Another lean month. July is the end of the spring semester at Japanese unis so I spent a lot of the month reading essays and creative non-fiction (spring is travel writing in my creative writing class) pieces and trying to avoid endlessly boring conversations about ChatGPT and AI (the topics aren’t boring, just the people who most want to talk about them. It’s the new crypto). It also meant an impending deadline for an academic paper on Scottish literature I’d promised a journal and for which I had to do a lot of reading. Sadly none of the reading was the actual literature—I’d already read the books I am writing about—but rather other academic papers. One joy however was this book about Iain M Banks by Paul Kincaid. It’s somewhere between a potted biography and an academic overview of his entire output, and very well written. I really only needed it for one passage, Kincaid’s definition of “the Scottish fantastic”, but I quite happily sat and read it cover to cover one weekend. There were a great deal of biographical details I didn’t know, and a number of thematic connections across Banks’s novels that I hadn’t noticed or hadn’t formalised into coherent thought. The main joy however was just being reminded of the breadth of Banks’s output and the sheer pleasure his stories and storytelling gave me as a teenager. I met his a couple of times at launches and he was the model of a public writer for me: friendly, open, a fellow enthusiast, a writer who never forgot he was also a reader, but one aware that he had a stage and a microphone and used it to say important things and try to make the world a better place. When I get a chance I’m going to go back through and reintroduce myself to his books, some of which I haven’t read since they were first published.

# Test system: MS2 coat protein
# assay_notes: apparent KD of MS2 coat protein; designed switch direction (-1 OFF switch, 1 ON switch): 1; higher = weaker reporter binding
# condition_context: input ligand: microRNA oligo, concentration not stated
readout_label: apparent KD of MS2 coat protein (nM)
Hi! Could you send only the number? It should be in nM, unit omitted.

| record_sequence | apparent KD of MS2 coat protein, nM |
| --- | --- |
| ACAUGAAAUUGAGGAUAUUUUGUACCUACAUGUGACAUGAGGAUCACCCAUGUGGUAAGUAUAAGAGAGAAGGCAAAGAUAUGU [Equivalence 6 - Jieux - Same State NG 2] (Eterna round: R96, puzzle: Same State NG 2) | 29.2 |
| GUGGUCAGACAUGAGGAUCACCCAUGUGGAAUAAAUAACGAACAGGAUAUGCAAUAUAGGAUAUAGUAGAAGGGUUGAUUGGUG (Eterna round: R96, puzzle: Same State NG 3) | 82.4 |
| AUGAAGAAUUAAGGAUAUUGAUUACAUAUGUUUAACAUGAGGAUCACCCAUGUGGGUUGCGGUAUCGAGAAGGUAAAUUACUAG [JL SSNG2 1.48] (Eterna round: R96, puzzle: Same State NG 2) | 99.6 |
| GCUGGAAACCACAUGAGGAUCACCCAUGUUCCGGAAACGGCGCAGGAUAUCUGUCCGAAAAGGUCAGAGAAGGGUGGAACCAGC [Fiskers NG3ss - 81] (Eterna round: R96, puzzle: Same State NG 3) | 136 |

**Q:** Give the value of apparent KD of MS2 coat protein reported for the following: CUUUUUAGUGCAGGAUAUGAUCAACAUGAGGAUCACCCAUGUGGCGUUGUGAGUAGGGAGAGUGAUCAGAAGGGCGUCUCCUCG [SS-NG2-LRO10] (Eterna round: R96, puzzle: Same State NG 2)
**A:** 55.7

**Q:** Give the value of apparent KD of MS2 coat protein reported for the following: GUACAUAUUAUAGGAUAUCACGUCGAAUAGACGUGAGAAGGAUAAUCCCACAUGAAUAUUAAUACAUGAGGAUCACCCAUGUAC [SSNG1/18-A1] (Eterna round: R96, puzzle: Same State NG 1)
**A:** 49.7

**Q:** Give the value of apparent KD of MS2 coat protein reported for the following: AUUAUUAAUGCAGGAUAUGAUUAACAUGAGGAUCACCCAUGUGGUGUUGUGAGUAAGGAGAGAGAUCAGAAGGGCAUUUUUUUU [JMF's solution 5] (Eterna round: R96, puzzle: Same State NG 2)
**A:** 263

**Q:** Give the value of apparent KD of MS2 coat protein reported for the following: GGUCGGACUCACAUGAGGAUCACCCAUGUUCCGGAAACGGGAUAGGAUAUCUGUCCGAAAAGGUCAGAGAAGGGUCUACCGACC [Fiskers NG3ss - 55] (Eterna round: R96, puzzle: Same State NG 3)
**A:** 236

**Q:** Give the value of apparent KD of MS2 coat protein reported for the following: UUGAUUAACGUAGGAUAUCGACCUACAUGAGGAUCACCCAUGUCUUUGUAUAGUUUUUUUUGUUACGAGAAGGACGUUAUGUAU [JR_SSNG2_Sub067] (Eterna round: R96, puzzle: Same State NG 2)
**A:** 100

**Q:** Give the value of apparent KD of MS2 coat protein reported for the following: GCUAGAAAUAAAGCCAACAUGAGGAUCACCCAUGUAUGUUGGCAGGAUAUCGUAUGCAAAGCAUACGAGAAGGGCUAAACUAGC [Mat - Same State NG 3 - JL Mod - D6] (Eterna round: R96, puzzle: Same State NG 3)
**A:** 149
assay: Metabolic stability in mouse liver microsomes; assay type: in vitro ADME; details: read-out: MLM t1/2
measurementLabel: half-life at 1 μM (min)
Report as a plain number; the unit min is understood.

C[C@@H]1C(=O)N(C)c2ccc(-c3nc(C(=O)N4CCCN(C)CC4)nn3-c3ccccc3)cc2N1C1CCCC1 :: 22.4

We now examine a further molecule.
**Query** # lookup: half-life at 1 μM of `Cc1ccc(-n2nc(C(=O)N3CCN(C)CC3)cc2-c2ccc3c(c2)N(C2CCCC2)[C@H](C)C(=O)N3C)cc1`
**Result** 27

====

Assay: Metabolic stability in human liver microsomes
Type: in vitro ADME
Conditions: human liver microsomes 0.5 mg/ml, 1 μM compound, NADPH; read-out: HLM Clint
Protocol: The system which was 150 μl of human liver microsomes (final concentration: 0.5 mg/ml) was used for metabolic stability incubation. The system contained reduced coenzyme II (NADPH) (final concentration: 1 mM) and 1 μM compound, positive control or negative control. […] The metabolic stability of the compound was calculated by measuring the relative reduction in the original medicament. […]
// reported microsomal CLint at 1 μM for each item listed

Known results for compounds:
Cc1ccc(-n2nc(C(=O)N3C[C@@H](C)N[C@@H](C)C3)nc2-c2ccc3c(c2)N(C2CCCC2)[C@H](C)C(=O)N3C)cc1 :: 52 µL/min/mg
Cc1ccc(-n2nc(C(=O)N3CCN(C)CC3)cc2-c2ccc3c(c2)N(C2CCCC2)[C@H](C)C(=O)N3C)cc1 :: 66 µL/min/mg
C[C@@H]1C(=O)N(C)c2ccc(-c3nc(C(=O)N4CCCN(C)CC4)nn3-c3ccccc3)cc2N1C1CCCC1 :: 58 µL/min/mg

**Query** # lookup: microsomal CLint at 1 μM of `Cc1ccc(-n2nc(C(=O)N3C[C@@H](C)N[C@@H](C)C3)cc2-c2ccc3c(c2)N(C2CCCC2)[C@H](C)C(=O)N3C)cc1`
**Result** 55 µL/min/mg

I wasn’t crazy about Greek lessons and I’m also making my way through nights of plague!!
Another tome that I’m making my way through is to Paradise by Yanagihara